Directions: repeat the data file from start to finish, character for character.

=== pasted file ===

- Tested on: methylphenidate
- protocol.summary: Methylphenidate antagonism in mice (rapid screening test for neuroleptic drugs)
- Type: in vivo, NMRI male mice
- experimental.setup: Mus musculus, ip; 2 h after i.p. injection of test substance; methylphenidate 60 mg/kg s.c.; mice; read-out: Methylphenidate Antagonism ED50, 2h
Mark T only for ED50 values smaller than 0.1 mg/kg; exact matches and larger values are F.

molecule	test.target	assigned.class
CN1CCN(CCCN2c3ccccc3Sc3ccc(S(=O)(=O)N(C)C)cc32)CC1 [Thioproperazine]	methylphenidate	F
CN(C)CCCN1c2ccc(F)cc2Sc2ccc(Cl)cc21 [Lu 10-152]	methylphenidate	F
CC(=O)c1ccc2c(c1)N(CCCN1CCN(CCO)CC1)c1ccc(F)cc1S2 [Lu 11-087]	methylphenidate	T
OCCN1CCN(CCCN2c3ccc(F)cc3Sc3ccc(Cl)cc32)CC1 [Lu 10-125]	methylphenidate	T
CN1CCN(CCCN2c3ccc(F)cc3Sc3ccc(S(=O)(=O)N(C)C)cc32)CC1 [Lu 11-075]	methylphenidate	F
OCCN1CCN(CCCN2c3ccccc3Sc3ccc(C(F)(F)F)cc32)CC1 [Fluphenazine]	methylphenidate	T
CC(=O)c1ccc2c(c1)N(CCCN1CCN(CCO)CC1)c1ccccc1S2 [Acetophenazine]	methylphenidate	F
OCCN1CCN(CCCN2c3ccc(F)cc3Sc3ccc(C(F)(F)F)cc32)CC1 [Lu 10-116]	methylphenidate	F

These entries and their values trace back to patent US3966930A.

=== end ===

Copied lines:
- Tested on: methylphenidate
- protocol.summary: Methylphenidate antagonism in mice (rapid screening test for neuroleptic drugs)
- Type: in vivo, NMRI male mice
- experimental.setup: Mus musculus, ip; 2 h after i.p. injection of test substance; methylphenidate 60 mg/kg s.c.; mice; read-out: Methylphenidate Antagonism ED50, 2h
Mark T only for ED50 values smaller than 0.1 mg/kg; exact matches and larger values are F.

molecule	test.target	assigned.class
CN1CCN(CCCN2c3ccccc3Sc3ccc(S(=O)(=O)N(C)C)cc32)CC1 [Thioproperazine]	methylphenidate	F
CN(C)CCCN1c2ccc(F)cc2Sc2ccc(Cl)cc21 [Lu 10-152]	methylphenidate	F
CC(=O)c1ccc2c(c1)N(CCCN1CCN(CCO)CC1)c1ccc(F)cc1S2 [Lu 11-087]	methylphenidate	T
OCCN1CCN(CCCN2c3ccc(F)cc3Sc3ccc(Cl)cc32)CC1 [Lu 10-125]	methylphenidate	T
CN1CCN(CCCN2c3ccc(F)cc3Sc3ccc(S(=O)(=O)N(C)C)cc32)CC1 [Lu 11-075]	methylphenidate	F
OCCN1CCN(CCCN2c3ccccc3Sc3ccc(C(F)(F)F)cc32)CC1 [Fluphenazine]	methylphenidate	T
CC(=O)c1ccc2c(c1)N(CCCN1CCN(CCO)CC1)c1ccccc1S2 [Acetophenazine]	methylphenidate	F
OCCN1CCN(CCCN2c3ccc(F)cc3Sc3ccc(C(F)(F)F)cc32)CC1 [Lu 10-116]	methylphenidate	F

These entries and their values trace back to patent US3966930A.